Reset A A Font size: Print

Court of Appeals of Texas,Houston (1st Dist.).

Bryan Douglas THREADGILL, Appellant, v. The STATE of Texas, Appellee.

No. 01-03-00288-CR.

Decided: October 09, 2003

Panel consists of Justices HEDGES, NUCHIA, and HIGLEY. David R. Bires, Houston, for appellant. William J. Delmore, III, Chief Prosecutor, Appellate Division, Charles A. Rosenthal, Jr., District Attorney, Harris County, Houston, for appellee.


The trial court's certification of the defendant's right of appeal in the above-referenced case reads, “the defendant has no right of appeal because he pled guilty or no contest pursuant to a plea bargain.”   According to the record, this is correct.

 Appellant pleaded guilty to aggravated sexual assault.   The plea agreement was a 20-year cap on punishment.   The trial court sentenced appellant to confinement for 15 years.   Other courts of appeals have held that an agreement to a punishment cap is a plea agreement within the meaning of Rule 25.2 of the Texas Rules of Appellate Procedure.  Carlton v. State, 91 S.W.3d 363, 364 (Tex.App.-Texarkana 2002, no pet.) (holding agreed cap on punishment limited appellate court's jurisdiction under former Rule 25.2(b)(3));  Lemoins v. State, 37 S.W.3d 556, 557-59 (Tex.App.-Beaumont 2001, no pet.) (same);  Delatorre v. State, 957 S.W.2d 145, 148-49 (Tex.App.-Austin 1997, pet. ref'd) (holding State's recommendation need not be finite period for plea agreement to be valid and comply with former Rule 40(b)(1));  Tex.R.App. P. 25.2(a)(2).   Significantly, former Rules 40(b)(1) 1 and 25.2(b)(3) 2 and amended Rule 25.2(a)(2) that governs this appeal all define a plea-bargained case as one in which the defendant pleaded guilty or nolo contendere and the punishment did not exceed the punishment recommended by the prosecutor and agreed to by the defendant.   This case falls squarely within that definition.   Appellant pleaded guilty and agreed to the State's recommended punishment cap of 20 years;  the punishment assessed by the trial court did not exceed it.   This was therefore a plea-bargained case within the meaning of Rule 25.2(a)(2).

We note that both the clerk's record and the reporter's record state in various places that this plea was “without a recommendation” or “without an agreed recommendation.”   Nevertheless, both also reflect that the parties agreed to a punishment cap of 20 years.   For example, the trial court admonished appellant at the plea hearing,

As I understand additionally everybody has agreed that instead of the range of punishment being five years in the penitentiary to life, that in your case the range of punishment is going to be five years in the penitentiary to no more than 20 years in the penitentiary.   That is to say there is going to be a cap of 20 years in your case.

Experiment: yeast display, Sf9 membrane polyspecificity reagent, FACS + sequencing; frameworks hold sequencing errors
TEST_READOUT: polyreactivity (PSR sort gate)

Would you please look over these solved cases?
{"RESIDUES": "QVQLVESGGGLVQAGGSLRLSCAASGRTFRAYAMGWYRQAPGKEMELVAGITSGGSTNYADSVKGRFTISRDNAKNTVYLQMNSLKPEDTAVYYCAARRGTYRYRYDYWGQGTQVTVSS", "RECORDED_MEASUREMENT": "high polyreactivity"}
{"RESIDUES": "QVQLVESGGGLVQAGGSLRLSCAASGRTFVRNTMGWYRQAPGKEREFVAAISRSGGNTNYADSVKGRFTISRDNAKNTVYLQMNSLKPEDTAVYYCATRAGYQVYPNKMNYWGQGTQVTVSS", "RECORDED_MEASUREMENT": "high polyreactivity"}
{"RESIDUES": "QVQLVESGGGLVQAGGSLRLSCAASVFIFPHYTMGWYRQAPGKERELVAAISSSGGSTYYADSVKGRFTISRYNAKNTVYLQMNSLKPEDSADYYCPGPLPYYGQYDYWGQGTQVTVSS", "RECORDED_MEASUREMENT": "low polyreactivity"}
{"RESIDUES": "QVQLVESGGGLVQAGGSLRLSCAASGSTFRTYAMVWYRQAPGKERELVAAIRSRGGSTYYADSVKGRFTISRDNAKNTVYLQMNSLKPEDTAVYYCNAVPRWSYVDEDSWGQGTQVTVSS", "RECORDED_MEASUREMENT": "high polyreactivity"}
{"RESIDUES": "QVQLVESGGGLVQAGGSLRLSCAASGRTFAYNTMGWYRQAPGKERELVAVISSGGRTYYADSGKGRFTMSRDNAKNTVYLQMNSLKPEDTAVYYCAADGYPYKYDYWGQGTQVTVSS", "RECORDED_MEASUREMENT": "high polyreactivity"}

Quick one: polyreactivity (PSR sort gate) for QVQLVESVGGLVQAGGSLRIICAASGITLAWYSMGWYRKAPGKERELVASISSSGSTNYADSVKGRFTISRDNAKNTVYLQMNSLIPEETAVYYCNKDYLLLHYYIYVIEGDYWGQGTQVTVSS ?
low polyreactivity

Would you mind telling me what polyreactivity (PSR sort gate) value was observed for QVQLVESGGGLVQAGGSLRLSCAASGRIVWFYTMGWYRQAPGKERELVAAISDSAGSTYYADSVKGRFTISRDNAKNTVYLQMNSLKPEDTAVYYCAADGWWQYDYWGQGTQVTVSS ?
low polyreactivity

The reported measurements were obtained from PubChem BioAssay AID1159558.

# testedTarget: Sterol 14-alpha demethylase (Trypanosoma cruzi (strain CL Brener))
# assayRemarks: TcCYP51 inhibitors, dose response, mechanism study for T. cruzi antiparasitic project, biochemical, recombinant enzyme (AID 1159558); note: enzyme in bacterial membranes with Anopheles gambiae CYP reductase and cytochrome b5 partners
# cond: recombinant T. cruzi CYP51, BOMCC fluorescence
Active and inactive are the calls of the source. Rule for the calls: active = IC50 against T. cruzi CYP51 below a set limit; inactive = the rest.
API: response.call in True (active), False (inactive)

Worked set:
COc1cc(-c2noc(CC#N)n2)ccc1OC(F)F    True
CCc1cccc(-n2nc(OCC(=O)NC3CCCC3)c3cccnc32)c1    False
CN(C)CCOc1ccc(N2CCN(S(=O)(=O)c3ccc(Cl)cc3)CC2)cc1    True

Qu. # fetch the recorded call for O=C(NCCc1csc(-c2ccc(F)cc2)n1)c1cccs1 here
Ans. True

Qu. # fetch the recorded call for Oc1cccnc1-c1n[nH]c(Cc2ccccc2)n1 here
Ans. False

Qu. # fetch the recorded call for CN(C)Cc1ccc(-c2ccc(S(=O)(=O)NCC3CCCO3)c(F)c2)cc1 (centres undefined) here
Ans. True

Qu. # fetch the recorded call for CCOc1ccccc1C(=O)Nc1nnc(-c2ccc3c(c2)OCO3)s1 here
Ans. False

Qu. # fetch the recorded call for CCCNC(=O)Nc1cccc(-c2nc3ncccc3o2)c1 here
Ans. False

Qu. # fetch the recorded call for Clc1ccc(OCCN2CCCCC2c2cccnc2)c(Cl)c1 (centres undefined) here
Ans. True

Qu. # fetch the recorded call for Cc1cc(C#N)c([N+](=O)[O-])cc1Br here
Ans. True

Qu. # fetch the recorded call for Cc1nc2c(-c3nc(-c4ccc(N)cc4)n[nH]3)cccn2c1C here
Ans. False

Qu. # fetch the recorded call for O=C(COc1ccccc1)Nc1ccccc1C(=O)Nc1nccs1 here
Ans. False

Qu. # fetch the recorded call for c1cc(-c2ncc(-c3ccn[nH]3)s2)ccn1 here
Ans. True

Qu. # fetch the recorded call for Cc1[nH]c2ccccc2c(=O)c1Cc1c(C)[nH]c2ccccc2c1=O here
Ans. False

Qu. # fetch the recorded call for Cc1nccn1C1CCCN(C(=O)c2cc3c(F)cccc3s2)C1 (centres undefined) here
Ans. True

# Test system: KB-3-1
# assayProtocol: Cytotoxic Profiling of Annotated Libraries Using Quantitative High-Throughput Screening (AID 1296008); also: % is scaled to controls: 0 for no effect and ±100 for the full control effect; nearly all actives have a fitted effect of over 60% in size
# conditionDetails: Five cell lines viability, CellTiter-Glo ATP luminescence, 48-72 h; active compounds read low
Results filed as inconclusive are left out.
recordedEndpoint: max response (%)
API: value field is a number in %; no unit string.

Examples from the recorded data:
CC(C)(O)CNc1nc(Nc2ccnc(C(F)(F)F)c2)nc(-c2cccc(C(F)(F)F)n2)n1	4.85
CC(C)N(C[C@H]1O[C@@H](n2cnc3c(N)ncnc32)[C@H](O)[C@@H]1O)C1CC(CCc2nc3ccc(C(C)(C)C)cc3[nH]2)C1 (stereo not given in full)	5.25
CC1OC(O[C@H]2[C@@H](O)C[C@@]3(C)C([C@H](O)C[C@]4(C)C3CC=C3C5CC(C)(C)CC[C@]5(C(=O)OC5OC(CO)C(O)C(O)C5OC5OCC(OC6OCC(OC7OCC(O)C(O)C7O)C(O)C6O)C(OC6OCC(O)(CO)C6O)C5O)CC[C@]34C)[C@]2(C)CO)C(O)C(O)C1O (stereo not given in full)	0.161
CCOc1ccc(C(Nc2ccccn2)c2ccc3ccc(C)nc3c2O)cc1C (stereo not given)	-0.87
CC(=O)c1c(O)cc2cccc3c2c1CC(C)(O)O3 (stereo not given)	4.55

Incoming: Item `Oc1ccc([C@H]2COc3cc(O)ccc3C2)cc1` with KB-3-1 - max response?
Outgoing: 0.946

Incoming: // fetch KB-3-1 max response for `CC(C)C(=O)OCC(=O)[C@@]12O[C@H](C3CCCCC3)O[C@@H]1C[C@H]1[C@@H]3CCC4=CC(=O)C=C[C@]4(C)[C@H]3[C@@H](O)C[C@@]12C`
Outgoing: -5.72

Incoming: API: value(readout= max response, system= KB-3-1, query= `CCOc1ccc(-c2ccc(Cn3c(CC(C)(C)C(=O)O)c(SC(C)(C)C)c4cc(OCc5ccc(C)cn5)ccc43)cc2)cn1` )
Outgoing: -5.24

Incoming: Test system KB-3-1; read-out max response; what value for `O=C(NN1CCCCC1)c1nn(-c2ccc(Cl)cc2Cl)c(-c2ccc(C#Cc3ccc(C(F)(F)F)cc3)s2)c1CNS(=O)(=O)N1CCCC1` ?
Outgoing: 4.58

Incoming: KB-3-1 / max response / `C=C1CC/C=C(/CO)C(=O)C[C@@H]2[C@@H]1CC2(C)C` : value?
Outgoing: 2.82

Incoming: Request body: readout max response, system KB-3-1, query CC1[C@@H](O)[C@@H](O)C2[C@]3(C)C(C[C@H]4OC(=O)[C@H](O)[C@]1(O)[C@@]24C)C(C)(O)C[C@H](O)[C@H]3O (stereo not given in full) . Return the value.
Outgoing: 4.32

The cap was also written in the plea papers and the court's judgment.   We hold that anything in the record indicating that there was no agreed recommendation did not convert this proceeding into an open plea.   The Beaumont Court of Appeals was faced with a similar situation in Lemoins, 37 S.W.3d at 557-59, and reached the same conclusion.

 We further note that appellant filed a motion for new trial that the trial court denied after a hearing.   At the conclusion of the hearing, appellant's counsel requested that the court grant permission to appeal the denial of the motion for new trial and that she file a certification to that effect.   The court replied, “But I didn't give permission to appeal, and I don't give permission to appeal.”   Therefore, appellant may not appeal the denial of his motion for new trial.   See Morfin v. State, 34 S.W.3d 664, 668 (Tex.App.-San Antonio 2000, no pet.);  McCowan v. State, 961 S.W.2d 24, 26 (Tex.App.-Dallas 1996, no pet.).

On July 24, 2003, we notified the parties by written order that this appeal would be dismissed unless an amended certification from the trial court, showing that appellant had the right to appeal, was made part of the appellate record no later than August 22, 2003.3  No amended certification was filed.

Accordingly, we dismiss the appeal for lack of jurisdiction.


1.   Tex.R.App. P. 40(b)(1), 707-708 S.W.2d (Texas Cases) XXIX, LII III (Tex.Crim.App.1986 (revised effective Sept. 1, 1997)).

2.   Tex.R.App. P. 25.2(b)(3), 948-949 S.W.2d (Texas Cases) LXI, XCVI (Tex.Crim.App.1997) (amended effective Jan. 1, 2003).

3.   An appeal must be dismissed if a certification that shows the defendant has the right of appeal has not been made part of the record.   Tex.R.App. P. 25.2(d).


Copied to clipboard